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Olga Shevchenko

Olga Shevchenko


Olga Shevchenko is a NOMIS Fellow at eikones – Center for the Theory and History of Images at the University of Basel (Switzerland) and professor of sociology at the Department of Anthropology and Sociology at Williams College (US).

Shevchenko completed her PhD at the University of Pennsylvania in 2002. Her dissertation work and first book, Crisis and the Everyday in Postsocialist Moscow, were dedicated to exploring the lived dimension of postsocialist change in Russia. This ethnographic research took her to the apartments, offices, shopping centers and public places in Moscow, where she conversed with Muscovites about their understanding of the new ground rules of postsocialist life, tracing how people grappled with the simultaneous transformation of the economic, political and cultural landscape around them, and reformulated for themselves their notions of safety, morality and practical competence. The book received the Heldt Prize from AWSS (2009) and the Davis Center Book Prize in Political and Social Studies from ASEEES (2010).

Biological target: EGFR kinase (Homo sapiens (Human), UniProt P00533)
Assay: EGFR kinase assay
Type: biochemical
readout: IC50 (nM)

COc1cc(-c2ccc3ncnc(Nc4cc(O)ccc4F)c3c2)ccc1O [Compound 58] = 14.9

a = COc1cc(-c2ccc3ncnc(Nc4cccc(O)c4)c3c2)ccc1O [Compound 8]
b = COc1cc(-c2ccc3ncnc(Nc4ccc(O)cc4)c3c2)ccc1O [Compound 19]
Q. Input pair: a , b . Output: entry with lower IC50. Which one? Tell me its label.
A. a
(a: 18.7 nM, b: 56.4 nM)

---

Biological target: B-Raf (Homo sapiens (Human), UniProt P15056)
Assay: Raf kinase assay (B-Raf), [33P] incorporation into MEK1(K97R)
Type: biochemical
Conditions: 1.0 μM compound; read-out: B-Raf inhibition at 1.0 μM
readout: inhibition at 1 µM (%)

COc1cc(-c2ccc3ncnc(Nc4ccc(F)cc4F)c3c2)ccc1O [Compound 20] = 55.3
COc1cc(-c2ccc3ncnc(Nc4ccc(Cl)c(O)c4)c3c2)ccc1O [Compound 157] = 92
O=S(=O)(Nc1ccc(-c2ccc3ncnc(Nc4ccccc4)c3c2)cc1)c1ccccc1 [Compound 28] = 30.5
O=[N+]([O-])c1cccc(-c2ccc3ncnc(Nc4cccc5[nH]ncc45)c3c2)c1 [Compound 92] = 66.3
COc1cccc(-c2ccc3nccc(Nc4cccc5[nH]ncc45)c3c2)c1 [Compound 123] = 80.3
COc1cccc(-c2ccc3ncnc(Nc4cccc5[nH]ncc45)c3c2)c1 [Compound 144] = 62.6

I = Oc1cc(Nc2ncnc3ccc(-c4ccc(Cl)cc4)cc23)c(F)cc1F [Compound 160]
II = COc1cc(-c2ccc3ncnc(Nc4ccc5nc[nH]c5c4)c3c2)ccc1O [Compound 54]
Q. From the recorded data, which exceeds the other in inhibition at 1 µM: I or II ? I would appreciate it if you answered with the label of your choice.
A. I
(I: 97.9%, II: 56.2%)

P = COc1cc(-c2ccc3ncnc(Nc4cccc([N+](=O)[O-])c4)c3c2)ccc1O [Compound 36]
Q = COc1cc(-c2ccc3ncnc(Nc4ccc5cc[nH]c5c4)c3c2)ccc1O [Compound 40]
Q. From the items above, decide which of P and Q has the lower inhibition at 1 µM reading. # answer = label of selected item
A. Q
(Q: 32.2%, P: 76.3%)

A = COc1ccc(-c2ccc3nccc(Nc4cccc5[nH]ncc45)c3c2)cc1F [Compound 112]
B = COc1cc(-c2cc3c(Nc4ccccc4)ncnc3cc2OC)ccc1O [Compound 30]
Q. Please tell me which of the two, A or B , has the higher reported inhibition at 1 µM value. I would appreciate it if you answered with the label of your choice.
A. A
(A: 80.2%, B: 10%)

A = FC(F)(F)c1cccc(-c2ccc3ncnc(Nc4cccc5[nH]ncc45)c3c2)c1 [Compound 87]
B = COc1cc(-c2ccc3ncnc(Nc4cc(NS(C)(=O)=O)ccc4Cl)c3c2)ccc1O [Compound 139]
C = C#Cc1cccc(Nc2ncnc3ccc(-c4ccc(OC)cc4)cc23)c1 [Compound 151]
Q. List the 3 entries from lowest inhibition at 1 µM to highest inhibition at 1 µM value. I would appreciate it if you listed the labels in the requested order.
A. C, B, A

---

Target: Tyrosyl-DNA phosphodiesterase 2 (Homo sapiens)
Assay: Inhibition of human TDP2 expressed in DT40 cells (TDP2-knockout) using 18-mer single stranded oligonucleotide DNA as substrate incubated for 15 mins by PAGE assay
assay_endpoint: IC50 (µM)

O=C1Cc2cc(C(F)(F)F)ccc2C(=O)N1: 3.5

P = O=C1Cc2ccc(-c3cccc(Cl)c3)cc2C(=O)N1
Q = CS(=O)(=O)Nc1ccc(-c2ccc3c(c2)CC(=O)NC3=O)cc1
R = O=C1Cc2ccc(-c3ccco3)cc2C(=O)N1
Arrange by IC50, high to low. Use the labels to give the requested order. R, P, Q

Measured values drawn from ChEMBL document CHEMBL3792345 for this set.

While Shevchenko’s ethnographic research engaged with photography early on, photographs did not become the primary focus of her work until 2006, when she launched, in collaboration with Oksana Sarkisova of the Blinken OSA, the project Snapshot Histories. In this research, Shevchenko and Sarkisova used ethnographic interviews over family photographs with a range of multigenerational families in multiple locations, tracing the interplay, and at time, the conflicts, of interpretation that emerge on the intersections between public and family histories of socialism, and between members of different generations within the same family as they engage with the family photographic archives. The project treats photography as a technology of memory, concentrating on the circulation of Soviet-era family photographs in and beyond the home, and their frequent remediations in the public sphere, as a way of engaging with how post-Soviet citizens “do” memory. The project was supported by numerous grants and organizations, including the Wenner-Gren Foundation for Anthropological Research, the EURIAS program and the National Endowment for the Humanities. As a NOMIS Fellow at eikones, Shevchenko will be completing the final chapter of the manuscript, provisionally entitled “Snapshot Histories: The Afterlives of Soviet-Era Domestic Photography,” dedicated to the role of photographs in the commemorative Immortal Regiment processions, and working jointly with Sarkisova to revise the remaining chapters and bring the manuscript to completion.

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